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At last week’s security workshop, I was asked whether a long and unique password is enough to protect a lost or stolen laptop.

The simple answer is no.

Why?

Unless other security measures are in place, the hard drive in the laptop could be removed and connected to another device.

This is not a difficult thing to do.

Once done, all of the files on the hard drive will be accessible. No password required.

This includes:

  • Everything on your C: drive,
  • Everything in your “My Documents” folder,
  • Everything that you synchronised to the laptop from the cloud, and
  • A copy of your email mailbox (if you used an application like Microsoft Outlook or Apple Mail on the laptop).

So what?

If this scenario is not a concern to you, how about the knock-on effects?

For example:

  • Clients may need to informed if their confidential data was stored on the laptop.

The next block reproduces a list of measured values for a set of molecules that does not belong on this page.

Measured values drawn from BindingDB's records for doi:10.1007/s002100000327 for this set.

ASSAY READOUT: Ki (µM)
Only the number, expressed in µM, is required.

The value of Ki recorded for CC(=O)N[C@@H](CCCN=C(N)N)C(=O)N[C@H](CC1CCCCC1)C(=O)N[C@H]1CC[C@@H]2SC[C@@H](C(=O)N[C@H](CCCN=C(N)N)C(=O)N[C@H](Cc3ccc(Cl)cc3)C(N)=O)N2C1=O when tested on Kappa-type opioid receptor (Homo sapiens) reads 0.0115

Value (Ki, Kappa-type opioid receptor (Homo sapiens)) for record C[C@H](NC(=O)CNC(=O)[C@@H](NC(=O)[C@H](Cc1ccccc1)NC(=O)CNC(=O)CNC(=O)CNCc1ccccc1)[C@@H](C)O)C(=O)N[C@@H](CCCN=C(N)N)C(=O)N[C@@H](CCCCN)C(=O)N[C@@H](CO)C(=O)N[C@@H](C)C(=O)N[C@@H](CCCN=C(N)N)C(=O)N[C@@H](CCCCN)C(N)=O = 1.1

• Someone may need to inform the relevant data protection regulator if personal data was stored on the laptop.

What should you do?

To stop this happening, disk encryption needs to be enabled on your laptop.

  • On Microsoft Windows, this is called BitLocker or “Device Encryption”.
  • On Apple MacOS, it is called FileVault.

If someone else manages the security of your laptop, you can hope (or you can check) that they have enabled this security measure.

If you are responsible for managing the security of your laptop, then you need to do it.

Now.

 

Need more help?

If you are responsible for the security of your laptop (and your phone, e-mail account, and other cloud accounts), and you need specific advice on the reasonable steps that you can and must take, my “Zero to Hero” security workshop this Thursday or next Tuesday may be exactly what you need.

You can learn more at https://codeinmotion.ie/zero-to-hero